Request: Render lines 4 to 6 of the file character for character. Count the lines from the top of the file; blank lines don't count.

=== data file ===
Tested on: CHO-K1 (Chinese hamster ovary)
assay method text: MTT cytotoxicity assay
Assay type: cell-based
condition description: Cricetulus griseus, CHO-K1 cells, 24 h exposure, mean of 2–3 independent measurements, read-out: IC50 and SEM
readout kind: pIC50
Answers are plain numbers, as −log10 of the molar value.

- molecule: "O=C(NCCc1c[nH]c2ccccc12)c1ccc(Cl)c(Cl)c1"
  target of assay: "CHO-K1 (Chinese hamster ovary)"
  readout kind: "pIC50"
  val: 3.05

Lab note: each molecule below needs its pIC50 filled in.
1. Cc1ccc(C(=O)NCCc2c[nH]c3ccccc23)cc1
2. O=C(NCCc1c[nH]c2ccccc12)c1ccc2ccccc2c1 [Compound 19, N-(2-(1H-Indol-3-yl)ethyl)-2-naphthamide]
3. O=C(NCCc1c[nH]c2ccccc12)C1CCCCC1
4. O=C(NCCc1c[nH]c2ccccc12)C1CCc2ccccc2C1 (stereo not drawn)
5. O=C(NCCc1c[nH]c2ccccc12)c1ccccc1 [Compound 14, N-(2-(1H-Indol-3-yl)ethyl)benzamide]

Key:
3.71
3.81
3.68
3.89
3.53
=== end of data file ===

condition description: Cricetulus griseus, CHO-K1 cells, 24 h exposure, mean of 2–3 independent measurements, read-out: IC50 and SEM
readout kind: pIC50
Answers are plain numbers, as −log10 of the molar value.